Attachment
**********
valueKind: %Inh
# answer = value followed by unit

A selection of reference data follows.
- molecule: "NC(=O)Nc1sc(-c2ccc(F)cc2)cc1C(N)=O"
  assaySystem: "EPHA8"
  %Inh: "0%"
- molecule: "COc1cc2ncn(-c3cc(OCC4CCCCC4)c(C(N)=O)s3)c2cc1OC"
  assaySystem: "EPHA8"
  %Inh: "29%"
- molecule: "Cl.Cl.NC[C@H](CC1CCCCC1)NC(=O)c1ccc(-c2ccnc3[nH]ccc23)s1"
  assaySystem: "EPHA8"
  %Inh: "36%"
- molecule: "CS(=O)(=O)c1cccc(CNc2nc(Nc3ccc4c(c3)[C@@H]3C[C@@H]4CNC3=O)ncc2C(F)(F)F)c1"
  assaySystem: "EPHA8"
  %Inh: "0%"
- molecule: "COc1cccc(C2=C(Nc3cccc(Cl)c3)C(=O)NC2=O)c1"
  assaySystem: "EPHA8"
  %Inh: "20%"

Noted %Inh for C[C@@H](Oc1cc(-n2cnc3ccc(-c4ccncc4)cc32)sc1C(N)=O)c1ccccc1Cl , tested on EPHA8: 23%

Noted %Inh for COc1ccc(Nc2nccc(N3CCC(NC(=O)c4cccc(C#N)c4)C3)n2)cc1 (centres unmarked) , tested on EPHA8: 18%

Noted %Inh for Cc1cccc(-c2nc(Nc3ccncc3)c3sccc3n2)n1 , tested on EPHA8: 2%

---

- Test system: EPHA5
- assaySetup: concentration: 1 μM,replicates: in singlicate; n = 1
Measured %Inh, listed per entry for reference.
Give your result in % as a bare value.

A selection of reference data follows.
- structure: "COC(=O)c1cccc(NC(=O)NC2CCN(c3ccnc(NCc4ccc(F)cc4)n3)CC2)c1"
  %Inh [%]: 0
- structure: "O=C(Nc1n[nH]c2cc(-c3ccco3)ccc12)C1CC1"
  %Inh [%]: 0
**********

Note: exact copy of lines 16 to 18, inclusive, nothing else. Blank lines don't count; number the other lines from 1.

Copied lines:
- molecule: "COc1cccc(C2=C(Nc3cccc(Cl)c3)C(=O)NC2=O)c1"
  assaySystem: "EPHA8"
  %Inh: "20%"